Finally, the age and reputation of your practice matter. Without a proven track record, it is unrealistic to expect a brand-new practice to be valued highly. Similarly, being able to demonstrate positive word of mouth, which translates to an increased client base or good online reviews, will enable you to attach a higher value to your firm.
Key External Factors Affecting Value
There are three major external factors that impact accounting practice valuation, as well as internal factors.
Market demand for accountancy services is important here: you may have the best practice in the world, but if the demand isn’t there, then the value won’t be either.
The UK’s regulatory environment also has a part to play. If the Government implements new policies, regulations or standards that affect your business, these could either increase or decrease the appeal of your business – and, therefore, its value.
Economic factors and industry trends can impact any business valuation either positively or negatively. During an economic downturn or a recession, the appetite for investing in businesses is lower, so company valuations are lower as a result. Industry trends can also play a role: if things are happening in the market that either increase or decrease the need for accountancy services, any business valuation will need to be revised as a result.
Steps to Achieve a Realistic Valuation
A business valuation should be based on realism, not on aspiration. To do it right, there are certain steps you’ll need to follow.
First, gather the relevant data and financial statements. What you need will, of course, depend on the method of valuation that you choose.
Second, analyse your internal business operations to establish strengths and weaknesses before comparing your practice with similar practices in the market. Following these three steps will give you a realistic picture of where your accountancy firm currently stands and hopefully help you avoid making some of the most common valuation mistakes.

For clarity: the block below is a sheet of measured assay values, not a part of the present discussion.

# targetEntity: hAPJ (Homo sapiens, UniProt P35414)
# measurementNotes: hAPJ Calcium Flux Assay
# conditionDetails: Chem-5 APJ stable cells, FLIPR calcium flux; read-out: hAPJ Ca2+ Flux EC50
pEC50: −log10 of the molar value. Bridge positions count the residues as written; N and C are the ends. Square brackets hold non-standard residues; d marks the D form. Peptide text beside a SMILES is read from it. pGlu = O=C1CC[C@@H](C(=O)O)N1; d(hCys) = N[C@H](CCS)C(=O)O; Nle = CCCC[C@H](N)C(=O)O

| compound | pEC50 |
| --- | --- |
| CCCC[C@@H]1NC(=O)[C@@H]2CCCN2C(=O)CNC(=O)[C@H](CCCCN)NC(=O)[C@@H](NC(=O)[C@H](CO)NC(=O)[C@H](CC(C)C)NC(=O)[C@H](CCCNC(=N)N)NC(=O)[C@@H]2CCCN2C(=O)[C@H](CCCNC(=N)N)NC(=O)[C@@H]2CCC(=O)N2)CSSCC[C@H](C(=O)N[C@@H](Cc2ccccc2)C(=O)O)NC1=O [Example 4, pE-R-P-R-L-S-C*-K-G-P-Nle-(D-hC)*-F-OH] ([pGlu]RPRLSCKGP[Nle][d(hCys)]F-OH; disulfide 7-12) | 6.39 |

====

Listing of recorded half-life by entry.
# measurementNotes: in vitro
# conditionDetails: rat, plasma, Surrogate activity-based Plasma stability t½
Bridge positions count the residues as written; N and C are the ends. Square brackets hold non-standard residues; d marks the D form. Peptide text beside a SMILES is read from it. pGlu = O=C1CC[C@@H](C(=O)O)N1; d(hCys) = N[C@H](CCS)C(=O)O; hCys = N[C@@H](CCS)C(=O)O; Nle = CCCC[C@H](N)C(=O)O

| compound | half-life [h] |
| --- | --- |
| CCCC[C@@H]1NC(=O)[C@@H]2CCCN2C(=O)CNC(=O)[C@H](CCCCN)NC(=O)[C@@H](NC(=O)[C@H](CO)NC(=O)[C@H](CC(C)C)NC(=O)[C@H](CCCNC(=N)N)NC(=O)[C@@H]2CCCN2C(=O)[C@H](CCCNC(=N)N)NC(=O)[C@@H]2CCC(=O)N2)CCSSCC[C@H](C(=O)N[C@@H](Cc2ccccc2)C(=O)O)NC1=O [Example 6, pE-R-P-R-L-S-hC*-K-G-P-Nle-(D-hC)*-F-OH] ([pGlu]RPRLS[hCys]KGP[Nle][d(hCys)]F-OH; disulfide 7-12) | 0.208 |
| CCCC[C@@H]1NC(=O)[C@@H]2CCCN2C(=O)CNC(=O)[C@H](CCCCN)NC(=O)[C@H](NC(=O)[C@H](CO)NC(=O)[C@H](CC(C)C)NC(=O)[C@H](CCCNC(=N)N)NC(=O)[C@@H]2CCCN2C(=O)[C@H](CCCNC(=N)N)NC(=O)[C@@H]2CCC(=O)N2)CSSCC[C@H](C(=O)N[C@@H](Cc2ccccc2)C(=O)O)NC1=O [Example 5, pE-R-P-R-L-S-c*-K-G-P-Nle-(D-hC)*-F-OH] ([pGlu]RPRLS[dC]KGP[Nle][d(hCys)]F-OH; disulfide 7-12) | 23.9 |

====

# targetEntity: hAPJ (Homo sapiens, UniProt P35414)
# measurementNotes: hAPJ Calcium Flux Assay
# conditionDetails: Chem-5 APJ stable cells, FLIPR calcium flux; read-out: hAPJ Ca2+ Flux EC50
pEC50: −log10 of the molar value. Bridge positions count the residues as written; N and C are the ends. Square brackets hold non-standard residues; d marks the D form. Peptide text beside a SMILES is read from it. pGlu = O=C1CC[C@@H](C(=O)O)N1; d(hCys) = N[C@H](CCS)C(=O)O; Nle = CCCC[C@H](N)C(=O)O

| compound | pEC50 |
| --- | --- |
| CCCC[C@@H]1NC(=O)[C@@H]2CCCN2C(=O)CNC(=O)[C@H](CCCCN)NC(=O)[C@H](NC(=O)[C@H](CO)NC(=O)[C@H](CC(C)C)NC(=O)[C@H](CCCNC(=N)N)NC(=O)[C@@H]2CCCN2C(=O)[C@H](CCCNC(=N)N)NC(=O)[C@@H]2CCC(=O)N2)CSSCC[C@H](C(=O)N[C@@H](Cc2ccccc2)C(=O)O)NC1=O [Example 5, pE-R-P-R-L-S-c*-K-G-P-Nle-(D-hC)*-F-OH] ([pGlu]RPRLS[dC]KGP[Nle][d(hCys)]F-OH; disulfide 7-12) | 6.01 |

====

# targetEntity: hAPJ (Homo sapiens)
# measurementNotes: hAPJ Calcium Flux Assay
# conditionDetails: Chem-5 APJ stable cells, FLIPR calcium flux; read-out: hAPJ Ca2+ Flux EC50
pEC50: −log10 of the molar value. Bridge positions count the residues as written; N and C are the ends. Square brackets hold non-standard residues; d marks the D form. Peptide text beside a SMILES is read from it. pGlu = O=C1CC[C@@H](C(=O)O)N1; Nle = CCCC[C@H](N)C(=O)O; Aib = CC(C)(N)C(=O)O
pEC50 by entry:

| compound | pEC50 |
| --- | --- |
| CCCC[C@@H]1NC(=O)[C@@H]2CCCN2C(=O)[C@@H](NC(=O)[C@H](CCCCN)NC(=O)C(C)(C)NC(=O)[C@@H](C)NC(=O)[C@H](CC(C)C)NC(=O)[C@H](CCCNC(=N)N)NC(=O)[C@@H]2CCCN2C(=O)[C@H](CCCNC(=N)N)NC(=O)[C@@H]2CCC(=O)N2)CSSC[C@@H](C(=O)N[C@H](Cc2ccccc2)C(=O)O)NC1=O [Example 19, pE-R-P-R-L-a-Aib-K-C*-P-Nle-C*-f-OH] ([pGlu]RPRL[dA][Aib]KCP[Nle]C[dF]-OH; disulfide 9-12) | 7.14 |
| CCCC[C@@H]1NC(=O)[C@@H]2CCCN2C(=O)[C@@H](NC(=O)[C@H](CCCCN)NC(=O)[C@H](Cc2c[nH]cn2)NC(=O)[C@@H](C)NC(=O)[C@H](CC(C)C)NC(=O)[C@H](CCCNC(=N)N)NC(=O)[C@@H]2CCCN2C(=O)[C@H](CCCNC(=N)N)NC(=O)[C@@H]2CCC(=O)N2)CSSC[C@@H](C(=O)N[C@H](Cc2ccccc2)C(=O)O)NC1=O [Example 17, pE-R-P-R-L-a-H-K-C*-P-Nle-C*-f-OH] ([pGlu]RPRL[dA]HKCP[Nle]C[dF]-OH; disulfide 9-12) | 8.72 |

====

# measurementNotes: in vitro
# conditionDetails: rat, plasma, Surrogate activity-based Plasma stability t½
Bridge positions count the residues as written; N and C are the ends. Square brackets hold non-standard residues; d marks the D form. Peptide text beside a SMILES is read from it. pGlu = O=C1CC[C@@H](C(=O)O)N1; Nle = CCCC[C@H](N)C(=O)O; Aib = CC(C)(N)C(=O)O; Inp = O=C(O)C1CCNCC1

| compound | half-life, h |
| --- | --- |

Common Mistakes in Valuation
When valuing a company, there are three mistakes that many businesses are prone to making.
The first is overestimating future revenue: while you may have ambitious growth plans, any projections need to be realistic and grounded in fact. You need to be able to demonstrate how you will reach the revenue targets that you have set.
The second is not accounting for outstanding liabilities. All liabilities and debts should be accounted for when assessing the value of your business – omit to include them, and the real picture could be very different from what you’d expected.
Third, don’t ignore market dynamics. If demand for accountancy services has decreased, if competition has suddenly boomed or if the economic climate has changed significantly (either for the better or for the worse), this will impact your valuation. It will need to be changed accordingly.
Role of Industry Benchmarks
Industry benchmarks have an important role to play in the valuation of accounting practices. The annual reports and Companies House data held on other firms in your sector can help you adjust your valuation.
Take a look at businesses that are similar to yours in terms of turnover, size and growth to see how your firm compares. Metrics that can be benchmarked include liquidity, profitability, asset management, and more – and even within a single industry, these benchmarks can vary depending on the type of business being examined.
As well as benchmarking performance against other businesses, staying up-to-date with industry trends is vital. This will not only help you value your own business but also help you understand what you need to do to stand out from the crowd, beat any market challenges, and increase your business value over time.
Accounting practice valuation may sound daunting, but you don’t need to do it alone. With the right support, it can be a far easier process – and we’re here to help.